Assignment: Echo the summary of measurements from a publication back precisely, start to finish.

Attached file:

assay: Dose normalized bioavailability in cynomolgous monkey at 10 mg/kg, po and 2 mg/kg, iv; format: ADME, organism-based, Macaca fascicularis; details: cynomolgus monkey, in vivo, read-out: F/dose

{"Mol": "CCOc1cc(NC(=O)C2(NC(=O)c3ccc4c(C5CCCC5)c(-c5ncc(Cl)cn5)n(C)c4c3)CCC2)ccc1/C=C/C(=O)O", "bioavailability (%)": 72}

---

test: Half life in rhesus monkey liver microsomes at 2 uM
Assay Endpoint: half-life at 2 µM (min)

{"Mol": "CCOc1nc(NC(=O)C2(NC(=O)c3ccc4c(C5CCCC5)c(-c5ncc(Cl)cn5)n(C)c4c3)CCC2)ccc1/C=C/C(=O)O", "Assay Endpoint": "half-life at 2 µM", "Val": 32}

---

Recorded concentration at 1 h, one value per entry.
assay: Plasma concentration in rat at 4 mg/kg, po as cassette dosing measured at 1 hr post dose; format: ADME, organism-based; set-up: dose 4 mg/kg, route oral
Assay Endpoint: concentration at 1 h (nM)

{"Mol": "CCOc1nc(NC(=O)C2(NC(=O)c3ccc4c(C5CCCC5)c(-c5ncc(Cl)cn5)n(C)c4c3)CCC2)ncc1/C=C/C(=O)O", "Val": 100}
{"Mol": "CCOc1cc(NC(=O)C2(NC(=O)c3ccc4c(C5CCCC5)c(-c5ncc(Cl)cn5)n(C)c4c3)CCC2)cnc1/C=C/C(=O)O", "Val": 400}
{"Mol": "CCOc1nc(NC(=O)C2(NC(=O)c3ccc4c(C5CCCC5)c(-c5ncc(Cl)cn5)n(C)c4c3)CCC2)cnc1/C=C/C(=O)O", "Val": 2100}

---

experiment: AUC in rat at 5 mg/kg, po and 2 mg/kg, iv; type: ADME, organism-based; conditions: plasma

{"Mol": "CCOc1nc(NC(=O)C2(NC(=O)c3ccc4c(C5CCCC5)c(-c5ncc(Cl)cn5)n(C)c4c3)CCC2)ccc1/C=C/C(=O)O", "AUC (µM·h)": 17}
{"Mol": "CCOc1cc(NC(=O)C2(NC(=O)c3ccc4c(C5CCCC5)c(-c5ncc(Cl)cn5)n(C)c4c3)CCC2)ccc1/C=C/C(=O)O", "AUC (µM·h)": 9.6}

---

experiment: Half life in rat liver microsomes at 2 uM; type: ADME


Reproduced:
assay: Dose normalized bioavailability in cynomolgous monkey at 10 mg/kg, po and 2 mg/kg, iv; format: ADME, organism-based, Macaca fascicularis; details: cynomolgus monkey, in vivo, read-out: F/dose

{"Mol": "CCOc1cc(NC(=O)C2(NC(=O)c3ccc4c(C5CCCC5)c(-c5ncc(Cl)cn5)n(C)c4c3)CCC2)ccc1/C=C/C(=O)O", "bioavailability (%)": 72}

---

test: Half life in rhesus monkey liver microsomes at 2 uM
Assay Endpoint: half-life at 2 µM (min)

{"Mol": "CCOc1nc(NC(=O)C2(NC(=O)c3ccc4c(C5CCCC5)c(-c5ncc(Cl)cn5)n(C)c4c3)CCC2)ccc1/C=C/C(=O)O", "Assay Endpoint": "half-life at 2 µM", "Val": 32}

---

Recorded concentration at 1 h, one value per entry.
assay: Plasma concentration in rat at 4 mg/kg, po as cassette dosing measured at 1 hr post dose; format: ADME, organism-based; set-up: dose 4 mg/kg, route oral
Assay Endpoint: concentration at 1 h (nM)

{"Mol": "CCOc1nc(NC(=O)C2(NC(=O)c3ccc4c(C5CCCC5)c(-c5ncc(Cl)cn5)n(C)c4c3)CCC2)ncc1/C=C/C(=O)O", "Val": 100}
{"Mol": "CCOc1cc(NC(=O)C2(NC(=O)c3ccc4c(C5CCCC5)c(-c5ncc(Cl)cn5)n(C)c4c3)CCC2)cnc1/C=C/C(=O)O", "Val": 400}
{"Mol": "CCOc1nc(NC(=O)C2(NC(=O)c3ccc4c(C5CCCC5)c(-c5ncc(Cl)cn5)n(C)c4c3)CCC2)cnc1/C=C/C(=O)O", "Val": 2100}

---

experiment: AUC in rat at 5 mg/kg, po and 2 mg/kg, iv; type: ADME, organism-based; conditions: plasma

{"Mol": "CCOc1nc(NC(=O)C2(NC(=O)c3ccc4c(C5CCCC5)c(-c5ncc(Cl)cn5)n(C)c4c3)CCC2)ccc1/C=C/C(=O)O", "AUC (µM·h)": 17}
{"Mol": "CCOc1cc(NC(=O)C2(NC(=O)c3ccc4c(C5CCCC5)c(-c5ncc(Cl)cn5)n(C)c4c3)CCC2)ccc1/C=C/C(=O)O", "AUC (µM·h)": 9.6}

---

experiment: Half life in rat liver microsomes at 2 uM; type: ADME